Amtrak seeks private investment in Northeast Corridor

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WASHINGTON — Amtrak today outlined a plan that would develop a blueprint for private sector investment in the Northeast Corridor’s infrastructure. The plan is aimed at neutralizing efforts of House Transportation and Infrastructure Committee Chairman Rep. John Mica, R-Fla., to sell off its Northeast Corridor assets to private developers.

Al Engel, the company's vice president of high speed rail, told reporters that Amtrak had received 26 expressions of interest from investment bankers, real estate developers, and infrastructure companies in a request for proposals it issued in April. The request proposed that Amtrak would be the "key developer and operator" of a high speed rail system. Proposals are due June 10, and once they are received, Amtrak will "identify and develop public and private funding sources and address issues of risk, credit, debt, and investment phasing, among other criteria."

Amtrak had previously unveiled its plans for a $117 billion upgrade of the Northeast Corridor that included building dedicated 220-mph-capable trackage along its existing right-of-way between Washington and New York, replacement of the 100 year-old Portal Bridge in New Jersey, construction of new tunnels under the Hudson River, creating additional Penn Station platforms, bypassing Harold Interlocking near Sunnyside Yard in Queens, and eventually constructing a new high speed alignment. This alignment would bypass the slow-speed Metro North-owned and operated New York-New Haven segment. Today's press conference in Washington provided details and a timeline for these initiatives.

By 2016, the company expects to place an additional two coaches into service on each of its 20 six-car Acela Express trainsets, thereby increasing capacity by 40 percent, and two years later place "next-generation trainsets" into service. Engel said that these would probably be electric multiple unit vehicles rather than locomotive-hauled trains. "They will pay for themselves in a self financing business model," he said.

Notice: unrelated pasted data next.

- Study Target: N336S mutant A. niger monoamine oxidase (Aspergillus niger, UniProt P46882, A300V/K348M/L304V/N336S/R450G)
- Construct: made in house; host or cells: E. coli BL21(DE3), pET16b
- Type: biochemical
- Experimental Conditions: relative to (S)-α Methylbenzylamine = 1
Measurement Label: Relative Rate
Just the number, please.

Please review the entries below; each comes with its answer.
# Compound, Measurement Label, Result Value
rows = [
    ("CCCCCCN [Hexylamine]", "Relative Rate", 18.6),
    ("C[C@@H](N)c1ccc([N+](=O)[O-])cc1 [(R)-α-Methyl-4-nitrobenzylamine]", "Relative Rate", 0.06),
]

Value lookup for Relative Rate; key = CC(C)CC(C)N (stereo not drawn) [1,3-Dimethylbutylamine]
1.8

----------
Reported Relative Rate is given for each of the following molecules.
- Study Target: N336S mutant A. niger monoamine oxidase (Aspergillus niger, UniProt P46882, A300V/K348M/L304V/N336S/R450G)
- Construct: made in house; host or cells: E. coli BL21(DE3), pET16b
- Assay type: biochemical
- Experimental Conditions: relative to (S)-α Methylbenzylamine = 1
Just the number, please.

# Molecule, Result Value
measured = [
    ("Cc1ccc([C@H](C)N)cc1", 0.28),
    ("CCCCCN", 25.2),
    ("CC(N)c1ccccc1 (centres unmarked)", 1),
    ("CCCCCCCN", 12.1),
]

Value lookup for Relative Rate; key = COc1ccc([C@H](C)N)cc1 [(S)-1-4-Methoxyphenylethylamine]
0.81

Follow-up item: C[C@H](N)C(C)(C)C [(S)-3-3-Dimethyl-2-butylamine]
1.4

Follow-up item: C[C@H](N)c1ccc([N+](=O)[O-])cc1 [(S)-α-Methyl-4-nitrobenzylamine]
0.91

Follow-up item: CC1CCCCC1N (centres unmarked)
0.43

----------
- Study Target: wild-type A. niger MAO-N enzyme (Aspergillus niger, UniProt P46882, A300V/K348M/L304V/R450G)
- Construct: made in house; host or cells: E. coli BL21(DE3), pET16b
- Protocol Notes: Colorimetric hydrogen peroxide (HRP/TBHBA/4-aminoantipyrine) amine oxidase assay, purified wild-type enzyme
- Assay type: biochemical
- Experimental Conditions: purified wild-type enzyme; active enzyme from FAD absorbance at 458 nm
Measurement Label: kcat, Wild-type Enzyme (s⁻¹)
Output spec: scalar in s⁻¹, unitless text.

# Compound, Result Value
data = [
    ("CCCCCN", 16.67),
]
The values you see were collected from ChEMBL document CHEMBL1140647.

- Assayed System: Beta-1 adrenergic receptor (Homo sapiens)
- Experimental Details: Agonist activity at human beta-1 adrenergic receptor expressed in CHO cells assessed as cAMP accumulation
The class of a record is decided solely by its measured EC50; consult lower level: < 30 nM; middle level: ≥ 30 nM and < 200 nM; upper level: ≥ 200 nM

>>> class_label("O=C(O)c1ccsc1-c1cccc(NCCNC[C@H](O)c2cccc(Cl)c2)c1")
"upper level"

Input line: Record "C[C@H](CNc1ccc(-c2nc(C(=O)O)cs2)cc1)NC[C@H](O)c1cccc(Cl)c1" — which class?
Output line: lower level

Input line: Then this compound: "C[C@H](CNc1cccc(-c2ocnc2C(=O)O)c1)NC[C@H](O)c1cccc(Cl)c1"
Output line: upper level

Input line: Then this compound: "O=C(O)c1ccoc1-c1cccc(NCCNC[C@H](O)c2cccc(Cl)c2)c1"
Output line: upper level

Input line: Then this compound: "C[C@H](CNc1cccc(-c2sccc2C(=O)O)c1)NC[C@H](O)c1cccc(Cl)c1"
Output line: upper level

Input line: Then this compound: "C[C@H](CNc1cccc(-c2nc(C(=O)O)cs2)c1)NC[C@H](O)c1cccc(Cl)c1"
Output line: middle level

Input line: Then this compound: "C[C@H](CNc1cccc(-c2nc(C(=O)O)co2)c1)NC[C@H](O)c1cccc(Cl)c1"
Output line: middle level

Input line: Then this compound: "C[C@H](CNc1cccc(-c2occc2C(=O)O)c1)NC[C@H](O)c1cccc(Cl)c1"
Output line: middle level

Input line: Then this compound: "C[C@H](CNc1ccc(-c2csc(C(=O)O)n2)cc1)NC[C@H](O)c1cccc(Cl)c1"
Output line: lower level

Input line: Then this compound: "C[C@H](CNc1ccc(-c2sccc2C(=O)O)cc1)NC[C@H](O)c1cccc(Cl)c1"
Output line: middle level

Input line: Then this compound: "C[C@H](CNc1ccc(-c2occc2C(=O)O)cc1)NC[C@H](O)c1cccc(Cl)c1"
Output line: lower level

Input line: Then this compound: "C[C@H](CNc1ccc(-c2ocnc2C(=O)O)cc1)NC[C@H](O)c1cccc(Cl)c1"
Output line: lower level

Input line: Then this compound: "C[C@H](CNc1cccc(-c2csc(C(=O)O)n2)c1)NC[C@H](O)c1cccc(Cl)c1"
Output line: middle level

Meanwhile, plans to upgrade segments south of New York to 160 mph maximum speeds with constant-tension catenary replacing the fixed termination system now in place would proceed concurrently, to be completed by 2017. The company had already announced plans to upgrade a 24-mile "raceway" between Trenton and New Brunswick, N.J., but today revealed that the next segment would probably be south of Newark, Del., where straight sections and no commuter traffic would be most ripe for an upgrade. "Our strategy is to build parallel tracks while we are doing this work," said Engel, to avoid service disruptions.

He emphasized that all of the plans — travel demand, revenue forecasts, and cost estimates — were blessed by groups of high speed rail "peers" such as Japanese operator JR East. Clearly, Amtrak's involvement of recognized experts was meant to head off complaints of Rep. Mica and Railroads Subcommittee chairman Bill Shuster, R- Pa., that any plan presented by Amtrak lacked credibility.

After today's announcements, it will be interesting to see whether Mica, who is in charge of shepherding the next surface transportation reauthorization through Congress, will again invoke his familiar complaint that Amtrak is a "Soviet-style" railroad. — Bob Johnston
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